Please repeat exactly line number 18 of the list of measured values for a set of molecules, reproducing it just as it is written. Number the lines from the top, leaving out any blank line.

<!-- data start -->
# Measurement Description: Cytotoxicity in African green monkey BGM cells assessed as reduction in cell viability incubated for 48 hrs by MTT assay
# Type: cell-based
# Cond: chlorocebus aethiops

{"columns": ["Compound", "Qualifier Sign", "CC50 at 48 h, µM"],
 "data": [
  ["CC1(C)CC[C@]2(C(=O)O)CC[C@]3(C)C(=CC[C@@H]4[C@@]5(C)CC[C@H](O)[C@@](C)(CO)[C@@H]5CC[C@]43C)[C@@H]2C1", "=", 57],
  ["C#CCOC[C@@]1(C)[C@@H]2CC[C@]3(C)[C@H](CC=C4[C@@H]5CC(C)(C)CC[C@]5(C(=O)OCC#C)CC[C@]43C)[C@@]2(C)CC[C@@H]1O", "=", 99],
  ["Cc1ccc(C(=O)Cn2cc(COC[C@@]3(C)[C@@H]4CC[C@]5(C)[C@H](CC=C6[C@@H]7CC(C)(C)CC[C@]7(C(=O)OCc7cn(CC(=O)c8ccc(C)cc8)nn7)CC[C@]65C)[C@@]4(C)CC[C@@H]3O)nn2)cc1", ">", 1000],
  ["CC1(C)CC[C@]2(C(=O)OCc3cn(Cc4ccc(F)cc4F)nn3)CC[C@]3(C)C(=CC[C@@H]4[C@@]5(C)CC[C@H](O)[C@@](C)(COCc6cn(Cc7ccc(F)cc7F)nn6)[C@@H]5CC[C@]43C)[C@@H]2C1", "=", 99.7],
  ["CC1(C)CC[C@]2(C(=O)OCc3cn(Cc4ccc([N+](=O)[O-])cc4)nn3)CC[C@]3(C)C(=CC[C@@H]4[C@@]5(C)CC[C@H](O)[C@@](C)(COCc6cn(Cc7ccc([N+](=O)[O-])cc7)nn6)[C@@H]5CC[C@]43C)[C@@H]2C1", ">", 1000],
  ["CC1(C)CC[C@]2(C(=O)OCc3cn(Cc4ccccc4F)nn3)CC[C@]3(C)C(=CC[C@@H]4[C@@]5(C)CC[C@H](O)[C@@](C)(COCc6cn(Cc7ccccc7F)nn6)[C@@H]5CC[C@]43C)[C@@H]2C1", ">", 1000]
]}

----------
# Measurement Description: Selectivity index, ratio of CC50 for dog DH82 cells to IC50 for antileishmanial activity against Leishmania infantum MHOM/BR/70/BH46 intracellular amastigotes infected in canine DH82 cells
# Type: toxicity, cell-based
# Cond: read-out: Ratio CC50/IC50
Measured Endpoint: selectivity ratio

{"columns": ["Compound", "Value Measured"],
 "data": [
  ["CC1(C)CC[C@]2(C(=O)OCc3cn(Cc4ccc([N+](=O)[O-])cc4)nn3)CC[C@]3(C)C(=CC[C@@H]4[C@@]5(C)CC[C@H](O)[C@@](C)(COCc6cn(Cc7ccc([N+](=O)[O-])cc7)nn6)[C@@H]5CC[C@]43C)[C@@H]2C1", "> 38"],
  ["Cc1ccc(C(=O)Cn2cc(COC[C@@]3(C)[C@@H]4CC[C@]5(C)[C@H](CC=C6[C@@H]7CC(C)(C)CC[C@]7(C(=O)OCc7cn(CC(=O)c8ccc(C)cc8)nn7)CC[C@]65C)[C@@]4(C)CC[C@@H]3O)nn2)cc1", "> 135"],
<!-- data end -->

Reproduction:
{"columns": ["Compound", "Value Measured"],